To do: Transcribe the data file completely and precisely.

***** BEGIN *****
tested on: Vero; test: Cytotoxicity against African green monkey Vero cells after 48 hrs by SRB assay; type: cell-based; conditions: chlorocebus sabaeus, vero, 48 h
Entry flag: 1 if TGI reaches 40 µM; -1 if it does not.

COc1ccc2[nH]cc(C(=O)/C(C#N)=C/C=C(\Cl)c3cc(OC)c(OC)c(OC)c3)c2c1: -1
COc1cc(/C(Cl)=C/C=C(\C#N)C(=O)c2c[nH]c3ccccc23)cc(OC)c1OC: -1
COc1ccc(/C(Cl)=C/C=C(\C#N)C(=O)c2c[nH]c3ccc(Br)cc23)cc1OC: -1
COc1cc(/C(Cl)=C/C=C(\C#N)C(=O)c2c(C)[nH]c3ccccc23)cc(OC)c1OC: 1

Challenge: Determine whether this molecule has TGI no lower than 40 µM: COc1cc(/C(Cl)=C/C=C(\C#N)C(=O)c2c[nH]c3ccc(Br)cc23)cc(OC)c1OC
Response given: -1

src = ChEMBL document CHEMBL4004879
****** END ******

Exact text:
tested on: Vero; test: Cytotoxicity against African green monkey Vero cells after 48 hrs by SRB assay; type: cell-based; conditions: chlorocebus sabaeus, vero, 48 h
Entry flag: 1 if TGI reaches 40 µM; -1 if it does not.

COc1ccc2[nH]cc(C(=O)/C(C#N)=C/C=C(\Cl)c3cc(OC)c(OC)c(OC)c3)c2c1: -1
COc1cc(/C(Cl)=C/C=C(\C#N)C(=O)c2c[nH]c3ccccc23)cc(OC)c1OC: -1
COc1ccc(/C(Cl)=C/C=C(\C#N)C(=O)c2c[nH]c3ccc(Br)cc23)cc1OC: -1
COc1cc(/C(Cl)=C/C=C(\C#N)C(=O)c2c(C)[nH]c3ccccc23)cc(OC)c1OC: 1

Challenge: Determine whether this molecule has TGI no lower than 40 µM: COc1cc(/C(Cl)=C/C=C(\C#N)C(=O)c2c[nH]c3ccc(Br)cc23)cc(OC)c1OC
Response given: -1

src = ChEMBL document CHEMBL4004879